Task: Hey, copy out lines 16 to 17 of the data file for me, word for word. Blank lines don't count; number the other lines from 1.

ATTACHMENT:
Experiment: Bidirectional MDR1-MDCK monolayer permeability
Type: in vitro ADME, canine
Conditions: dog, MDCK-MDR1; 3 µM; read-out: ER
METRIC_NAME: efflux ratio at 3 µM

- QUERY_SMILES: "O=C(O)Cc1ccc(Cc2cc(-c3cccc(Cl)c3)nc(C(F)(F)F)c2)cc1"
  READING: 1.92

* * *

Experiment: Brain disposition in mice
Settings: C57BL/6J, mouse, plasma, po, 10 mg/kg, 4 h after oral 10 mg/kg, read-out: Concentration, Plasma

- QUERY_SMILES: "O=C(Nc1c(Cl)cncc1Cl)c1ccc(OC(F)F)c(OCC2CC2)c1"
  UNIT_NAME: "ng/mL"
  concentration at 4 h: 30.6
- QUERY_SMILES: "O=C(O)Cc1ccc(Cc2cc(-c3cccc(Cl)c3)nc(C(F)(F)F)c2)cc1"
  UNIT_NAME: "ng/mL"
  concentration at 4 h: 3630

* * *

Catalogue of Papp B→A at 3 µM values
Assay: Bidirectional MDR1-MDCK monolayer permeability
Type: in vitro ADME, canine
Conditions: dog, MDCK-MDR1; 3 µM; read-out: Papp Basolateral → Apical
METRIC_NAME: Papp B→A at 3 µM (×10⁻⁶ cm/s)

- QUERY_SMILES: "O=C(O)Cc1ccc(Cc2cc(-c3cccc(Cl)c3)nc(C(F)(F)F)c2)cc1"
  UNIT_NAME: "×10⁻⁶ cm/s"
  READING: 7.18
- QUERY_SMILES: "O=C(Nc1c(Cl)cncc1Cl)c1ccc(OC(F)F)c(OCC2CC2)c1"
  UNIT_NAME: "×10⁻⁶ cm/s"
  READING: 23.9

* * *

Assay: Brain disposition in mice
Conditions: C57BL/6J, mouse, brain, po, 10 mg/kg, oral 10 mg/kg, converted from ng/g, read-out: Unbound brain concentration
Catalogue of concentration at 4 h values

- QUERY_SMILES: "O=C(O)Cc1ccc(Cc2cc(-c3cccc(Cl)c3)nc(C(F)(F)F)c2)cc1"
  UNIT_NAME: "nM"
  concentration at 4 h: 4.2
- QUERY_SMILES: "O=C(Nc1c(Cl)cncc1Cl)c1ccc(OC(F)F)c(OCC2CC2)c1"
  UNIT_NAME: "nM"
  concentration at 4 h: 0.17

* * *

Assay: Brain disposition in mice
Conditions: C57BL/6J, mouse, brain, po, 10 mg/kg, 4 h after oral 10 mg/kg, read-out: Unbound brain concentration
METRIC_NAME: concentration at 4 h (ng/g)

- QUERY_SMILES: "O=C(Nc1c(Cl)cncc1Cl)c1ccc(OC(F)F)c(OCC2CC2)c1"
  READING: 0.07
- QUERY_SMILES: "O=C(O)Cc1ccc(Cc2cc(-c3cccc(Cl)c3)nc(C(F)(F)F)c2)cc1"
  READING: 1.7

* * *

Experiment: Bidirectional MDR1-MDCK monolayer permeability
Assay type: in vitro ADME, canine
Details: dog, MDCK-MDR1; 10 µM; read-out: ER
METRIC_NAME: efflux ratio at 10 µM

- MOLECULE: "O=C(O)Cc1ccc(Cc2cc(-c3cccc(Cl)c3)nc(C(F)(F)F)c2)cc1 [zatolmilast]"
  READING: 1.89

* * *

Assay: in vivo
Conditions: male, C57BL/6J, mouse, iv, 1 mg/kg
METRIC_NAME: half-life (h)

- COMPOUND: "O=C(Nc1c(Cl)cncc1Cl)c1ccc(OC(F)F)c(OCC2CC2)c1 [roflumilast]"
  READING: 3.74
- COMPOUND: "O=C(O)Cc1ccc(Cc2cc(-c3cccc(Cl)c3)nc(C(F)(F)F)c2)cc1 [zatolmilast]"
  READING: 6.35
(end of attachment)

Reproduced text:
* * *

Catalogue of Papp B→A at 3 µM values